5 Ways to Reduce Inflammation

Ever wonder how you'd know if you have inflammation? Body pain, stiffness, swelling, and poor digestion are a few common symptoms of chronic inflammation. These sensations can be experienced by anyone, including those who have health conditions like diabetes, heart disease, multiple sclerosis (MS), and arthritis. So what do we do about this inflammation? How can we prevent or improve our symptoms?

Good news! There are several foods and nutrients that can lessen inflammatory sensations in our body. 

The foods we choose daily can make a big difference in our energy levels, digestion, mood, and overall health. A diet rich in fruits, vegetables, nuts, seeds, lean protein, and healthy fats--such as the Paleo diet-- provides many nutrients that boost immunity and minimize inflammation.


A primary component of the Paleo diet is choosing lots of fruits and vegetables. This strategy is healthy for everyone, and especially for people with chronic health challenges, because fruits and vegetables are rich in antioxidants. According to a study published in the journal Autoimmune Diseases, oxidative stress can increase inflammation and nerve damage, which causes negative responses by our bodies. So it makes sense to maximize the foods that provide a variety of antioxidants to help minimize oxidative stress. Aim to get one or more servings from each of these colors of produce daily:


In addition to lean protein, regularly eating foods rich in omega-3 fats can help reduce inflammation and lower blood fats, which in turn helps prevent heart disease and diabetes and may slow the progression of arthritis and neurological disorders, such as MS, dementia, and Alzheimer's disease. The best sources of omega-3 fats come from fatty fish: salmon, tuna, mackerel, sardines, and trout.

Other sources of omega-3 fats are walnuts and chia, hemp, and flax seeds. But it's important to know that these foods have a different type of omega-3 fat that requires a much larger amount to have the same beneficial effects. If eating fatty fish twice a week isn’t realistic for you, then a fish oil supplement may be worth including in your daily routine. Consider talking with a physician or registered dietitian nutritionist to determine the amount of supplement that’s right for you.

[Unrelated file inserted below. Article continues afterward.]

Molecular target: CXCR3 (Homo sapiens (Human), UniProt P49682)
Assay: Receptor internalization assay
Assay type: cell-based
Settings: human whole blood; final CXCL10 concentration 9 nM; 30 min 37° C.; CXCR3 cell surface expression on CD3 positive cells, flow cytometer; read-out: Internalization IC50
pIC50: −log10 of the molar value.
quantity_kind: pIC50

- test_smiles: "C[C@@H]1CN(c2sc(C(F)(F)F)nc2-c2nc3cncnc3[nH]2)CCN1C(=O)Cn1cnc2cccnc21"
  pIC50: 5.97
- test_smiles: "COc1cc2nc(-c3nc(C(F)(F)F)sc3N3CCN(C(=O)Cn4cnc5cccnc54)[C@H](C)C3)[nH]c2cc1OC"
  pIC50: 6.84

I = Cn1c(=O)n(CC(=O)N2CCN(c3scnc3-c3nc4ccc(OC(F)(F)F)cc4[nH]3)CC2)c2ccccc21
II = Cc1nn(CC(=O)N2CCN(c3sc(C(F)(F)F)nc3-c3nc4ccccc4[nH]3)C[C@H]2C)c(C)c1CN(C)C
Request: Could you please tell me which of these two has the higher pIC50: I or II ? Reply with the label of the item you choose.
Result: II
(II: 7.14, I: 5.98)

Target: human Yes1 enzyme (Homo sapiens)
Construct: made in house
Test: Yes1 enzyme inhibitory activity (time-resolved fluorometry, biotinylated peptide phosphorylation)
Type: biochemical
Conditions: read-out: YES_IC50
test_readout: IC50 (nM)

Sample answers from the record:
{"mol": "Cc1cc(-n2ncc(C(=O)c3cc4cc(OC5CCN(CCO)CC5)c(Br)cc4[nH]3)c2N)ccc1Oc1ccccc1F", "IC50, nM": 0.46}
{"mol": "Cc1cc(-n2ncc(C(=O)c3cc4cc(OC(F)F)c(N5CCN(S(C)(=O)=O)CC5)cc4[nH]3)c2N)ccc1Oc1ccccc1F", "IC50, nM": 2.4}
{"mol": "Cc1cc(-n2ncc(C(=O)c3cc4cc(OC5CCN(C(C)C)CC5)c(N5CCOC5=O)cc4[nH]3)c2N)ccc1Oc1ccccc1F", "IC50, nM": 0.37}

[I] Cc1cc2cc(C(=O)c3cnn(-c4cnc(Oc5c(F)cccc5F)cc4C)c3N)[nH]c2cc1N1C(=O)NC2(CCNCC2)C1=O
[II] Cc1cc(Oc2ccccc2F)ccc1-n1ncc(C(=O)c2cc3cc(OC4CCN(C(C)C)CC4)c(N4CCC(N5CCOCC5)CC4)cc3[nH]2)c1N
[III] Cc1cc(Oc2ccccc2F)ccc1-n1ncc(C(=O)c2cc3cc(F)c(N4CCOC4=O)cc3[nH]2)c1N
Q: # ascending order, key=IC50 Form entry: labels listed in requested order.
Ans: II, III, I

Be sure to also include vegetable oils (especially olive oil, avocado oil, and walnut oil), along with nuts and seeds, to get a healthy balance of omega-3 and omega-6 fats, which helps reduce cholesterol and inflammation.


Refined, processed carbohydrates like white bread, white rice, pasta, crackers, muffins, cookies, and other low fiber, starchy foods get absorbed quickly by the gut and can increase blood sugar, which in turn increases the risk of weight gain, heart disease, and diabetes. Some studies have shown that a Paleo diet can improve cholesterol and diabetes, and some people use a version of the Paleo diet as part of the treatment for slowing the progression of MS.


Primarily found in animal products, such as red meat and full fat dairy products, saturated fat is also high in coconut, coconut oil, and foods containing palm or coconut oils. Saturated fats are known to raise LDL cholesterol, which increases the risk of heart attack and stroke. One study found that people with MS are at higher risk for heart attack and stroke than people who don’t have MS, so choosing lean protein sources as part of a Paleo diet would be beneficial to people with MS and for people at increased risk of heart disease or diabetes.

Examples of lean Paleo protein foods include fish, shellfish, chicken, turkey, eggs, pork tenderloin, 90% lean ground beef, and lean cuts of beef.


Vitamin D is very important for bone health, and more and more research is showing that healthy vitamin D levels are important for heart health, autoimmune diseases, and preventing diabetes. For all of these reasons, it’s important to know your blood level for vitamin D, which can be determined with a simple blood test.

There are several ways to get vitamin D:

· Spending 15 minutes in the sun each day

· Eating foods that contain vitamin D, such as oily fish, beef liver, eggs, and foods fortified with vitamin D.

· Taking a vitamin D supplement

How much vitamin D you need depends on current blood levels, age, diet, and health conditions. Since the Paleo diet does not include dairy (a major source of vitamin D), a supplement may be necessary to get the recommended amount each day.

Because the Paleo diet is rich in fruits, vegetables, nuts, seeds, lean protein, and healthy fats, it offers many valuable nutrients that can help reduce inflammation and improve many health conditions. Incorporating additional aspects of the Paleo lifestyle, such as daily activity and stress management will further improve overall health.


1. https://www.nationalmssociety.org/Living-Well-With-MS/Diet-Exercise-Healthy-Behaviors/Diet-Nutrition

2. https://www.tandfonline.com/doi/abs/10.1179/1476830514Y.0000000117#.V4RxFaJy4sI

3. https://www.ncbi.nlm.nih.gov/pubmed/23364857

4. https://www.ncbi.nlm.nih.gov/pmc/articles/PMC3065662/

5. http://ijmsc.org/doi/full/10.7224/1537-2073.2013-006?code=cmsc-site

6. https://www.ncbi.nlm.nih.gov/pmc/articles/PMC3065662/

7. http://www.touchneurology.com/articles/vitamin-d-deficiency-and-possible-role-multiple-sclerosis

8. https://www.nationalmssociety.org/Research/Research-News-Progress/Vitamin-D

9. https://bmcneurol.biomedcentral.com/articles/10.1186/1471-2377-11-31

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